The the “novelty” effect had a firm hold in that first season. Playing in the Hubert H. Humphrey Metrodome, the expansion Timberwolves set an NBA record by drawing over 1 million fans to their home games in that initial campaign of 1989-90. That total included a crowd of 49,551 for the team’s final home game of that season, a 99–88 loss to the Denver Nuggets.
Playing home games in the cavernous Metrodome was a mess; that was a venue which was originally built for football and baseball, and was unwieldly at best for basketball. That meant playing basketball in it was only temporary. Unfortunately, that also applied to the fans’ interest.
That opening defeat marked the first of an overwhelming number of losses the franchise would suffer. In their first five seasons, the Timberwolves notched a record of 105 wins and 305 losses; easily one of the worst records in the league over that span. That level of ineptitude kept the fans away; things were so bad the original owners Harvey Ratner and Marv Wolfenson came close to selling the team to an ownership group who wanted to move the team to New Orleans. But the league intervened presumably because they didn’t want the NBA to have two failures in the Twin Cities.
By 1995, that led to the team being sold to Comfrey, Minnesota native and self-made Forbes 400 multi-billionaire Glen “Capulet” Taylor. While Shakespeare never laid this out expressly, it’s not hard to deduce the Capulets fancied themselves as 15th-century social climbers. That’s why they were hosting balls and inviting all of Verona’s “movers and shakers” and why they wanted Juliet to marry Count Paris.
I lived in Minnesota for over fifteen years, and for a while, I had a girlfriend whose mother went to high school with Taylor in that small, southwestern Minnesota town. That means I’ve actually set foot in Comfrey, Minnesota. I can tell you from first-hand experience there isn’t anybody who ever hailed from that hamlet of no more than 400 people who didn’t come from the most modest of roots.
That also means it’s easy to see Taylor’s ambitions as he rose away from his humble beginnings. Taylor bought a small print company in Mankato, Minnesota and over the course of the next few years grew it into the Taylor Corporation, a multinational printing and electronics firm with more than 15,000 employees. As of this writing, Taylor continues to serve the company’s Chairman and Chief Executive Officer.
Ironically, in America “rich guys” are a “dime a dozen.” But there’s a truly elite level for those who own professional sports teams; a status that elevates them to pseudo-royalty if those teams are successful. The power and prestige accorded to the owner of a successful sports team makes them de facto kings of their own worlds.
Glen Taylor wanted that status so badly he broke a lot of rules.
At first, Taylor used the time-honored tradition of the draft to build the Timberwolves into a contender. If there was ever a practice in modern-day sports that smacks of “forced marriage,” it’s the draft. Once a team selects the rights to a particular player who wishes to enter the league, that player has “Juliet’s Choice;” either marry the Count or get kicked out of the family.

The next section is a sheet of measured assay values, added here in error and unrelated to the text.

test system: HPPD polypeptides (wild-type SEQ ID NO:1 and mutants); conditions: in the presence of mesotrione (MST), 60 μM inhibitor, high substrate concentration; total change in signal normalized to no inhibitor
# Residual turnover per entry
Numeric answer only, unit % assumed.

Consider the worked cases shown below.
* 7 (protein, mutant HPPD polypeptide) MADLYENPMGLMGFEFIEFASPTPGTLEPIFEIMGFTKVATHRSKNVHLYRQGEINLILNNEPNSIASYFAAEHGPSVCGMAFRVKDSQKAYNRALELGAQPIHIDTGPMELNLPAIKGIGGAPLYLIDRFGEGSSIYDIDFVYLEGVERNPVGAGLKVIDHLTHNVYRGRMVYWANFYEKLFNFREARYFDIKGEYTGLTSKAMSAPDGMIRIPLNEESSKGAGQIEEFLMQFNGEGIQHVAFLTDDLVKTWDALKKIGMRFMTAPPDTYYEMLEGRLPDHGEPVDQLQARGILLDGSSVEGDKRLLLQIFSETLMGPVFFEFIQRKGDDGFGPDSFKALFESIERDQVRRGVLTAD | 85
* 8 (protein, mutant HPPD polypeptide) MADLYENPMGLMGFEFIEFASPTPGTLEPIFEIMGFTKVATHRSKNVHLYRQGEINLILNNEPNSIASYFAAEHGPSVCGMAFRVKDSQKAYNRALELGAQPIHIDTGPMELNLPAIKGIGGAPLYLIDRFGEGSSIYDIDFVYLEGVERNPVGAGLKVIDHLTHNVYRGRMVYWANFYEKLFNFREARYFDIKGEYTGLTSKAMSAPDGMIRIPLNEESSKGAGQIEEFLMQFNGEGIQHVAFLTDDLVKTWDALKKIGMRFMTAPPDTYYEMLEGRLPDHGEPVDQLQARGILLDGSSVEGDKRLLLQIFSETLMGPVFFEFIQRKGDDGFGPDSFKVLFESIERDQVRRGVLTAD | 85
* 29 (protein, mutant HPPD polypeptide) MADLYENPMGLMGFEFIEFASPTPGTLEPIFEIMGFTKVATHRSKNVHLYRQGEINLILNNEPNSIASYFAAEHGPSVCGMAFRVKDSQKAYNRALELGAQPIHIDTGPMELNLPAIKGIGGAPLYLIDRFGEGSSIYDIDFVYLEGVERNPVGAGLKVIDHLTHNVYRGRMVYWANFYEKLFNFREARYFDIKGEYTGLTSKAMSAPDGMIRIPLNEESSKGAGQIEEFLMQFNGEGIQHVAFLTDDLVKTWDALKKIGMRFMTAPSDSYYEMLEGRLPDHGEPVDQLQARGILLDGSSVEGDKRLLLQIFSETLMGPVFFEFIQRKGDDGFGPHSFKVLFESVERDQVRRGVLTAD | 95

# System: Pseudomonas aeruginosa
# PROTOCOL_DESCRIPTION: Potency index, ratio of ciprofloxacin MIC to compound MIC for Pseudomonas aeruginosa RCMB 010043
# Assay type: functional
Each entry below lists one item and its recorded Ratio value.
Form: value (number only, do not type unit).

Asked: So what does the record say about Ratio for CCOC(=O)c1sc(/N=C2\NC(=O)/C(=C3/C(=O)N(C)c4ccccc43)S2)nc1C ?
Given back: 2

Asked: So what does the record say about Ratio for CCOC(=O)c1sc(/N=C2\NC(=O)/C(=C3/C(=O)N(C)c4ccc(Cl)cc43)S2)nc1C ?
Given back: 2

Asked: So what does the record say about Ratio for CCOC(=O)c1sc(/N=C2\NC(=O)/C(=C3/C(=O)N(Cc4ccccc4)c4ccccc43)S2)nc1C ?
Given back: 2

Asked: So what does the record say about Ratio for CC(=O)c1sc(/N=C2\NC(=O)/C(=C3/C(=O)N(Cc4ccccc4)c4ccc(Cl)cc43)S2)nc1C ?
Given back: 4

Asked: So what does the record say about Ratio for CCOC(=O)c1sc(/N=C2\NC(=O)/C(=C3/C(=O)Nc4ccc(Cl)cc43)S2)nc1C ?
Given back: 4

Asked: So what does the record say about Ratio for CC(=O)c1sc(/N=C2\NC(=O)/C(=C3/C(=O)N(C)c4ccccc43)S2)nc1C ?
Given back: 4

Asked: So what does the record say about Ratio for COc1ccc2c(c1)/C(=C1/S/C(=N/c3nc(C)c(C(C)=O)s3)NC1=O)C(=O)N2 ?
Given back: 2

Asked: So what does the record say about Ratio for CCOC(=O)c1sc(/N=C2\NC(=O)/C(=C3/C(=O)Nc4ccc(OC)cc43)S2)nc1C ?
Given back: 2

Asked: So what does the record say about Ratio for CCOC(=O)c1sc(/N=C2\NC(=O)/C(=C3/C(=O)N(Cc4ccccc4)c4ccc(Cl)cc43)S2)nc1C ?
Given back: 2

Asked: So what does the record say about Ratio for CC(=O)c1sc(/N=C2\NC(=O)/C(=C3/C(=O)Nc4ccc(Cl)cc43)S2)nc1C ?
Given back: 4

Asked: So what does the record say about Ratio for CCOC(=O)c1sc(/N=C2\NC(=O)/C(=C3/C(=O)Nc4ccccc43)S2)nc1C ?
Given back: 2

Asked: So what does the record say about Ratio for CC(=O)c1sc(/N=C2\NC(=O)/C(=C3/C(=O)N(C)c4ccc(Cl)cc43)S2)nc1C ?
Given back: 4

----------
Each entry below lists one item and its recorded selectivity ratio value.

By 1999, those tactics allowed Taylor to build the Timberwolves into a perennial play-off contender. The problem was they couldn’t get out of the first round. They were the “social climber” Capulets of the NBA; they were in the upper echelon of the league, but they needed another piece to propel them to the true heights of the hardwood.
At this point, it’s easy to see Glen Taylor as the Lord of the House of Capulet; after all he is the owner of the team. But in all actuality becomes this is the point in the story where…despite his elderly, balding, and male nature…Glen becomes “Juliet.”
This twist in character sees it’s sunrise upon Joe “Romeo Montague” Smith’s entrance into the story. While nobody can ever know the exact date when Glen “Juliet” Taylor became infatuated with Joe “Romeo” Smith, we do know when the NBA’s version of the Capulet’s ball happened.
In the same year Glen Taylor bought the Minnesota Timberwolves, every team in the NBA coveted a 6’10” forward from the University of Maryland named Joe Smith. But unlike the National Football League, the team which finishes with the worst record in the previous regular season does not automatically get the first pick. The winner of the draft lottery that season was the Golden State Warriors, who took Smith.
Smith’s NBA career was off to a booming start; in his first three season he averaged nearly 15 points and 6 rebounds per game. But after being traded to the Philadelphia 76ers in 1998, his numbers took a dip. But most in the know attributed that decline to 76ers being a pretty bad squad.
1998 would prove to be an interesting year in NBA. This was a year in which a new collective bargaining agreement (CBA) was being negotiated between the NBA owner’s and the player’s union. The negotiations were exceptionally contentious, the talks broke down completely, and the owners staged a lockout. This sent the “bad blood” between the player’s and the owners deep into “Capulet/Montague” territory.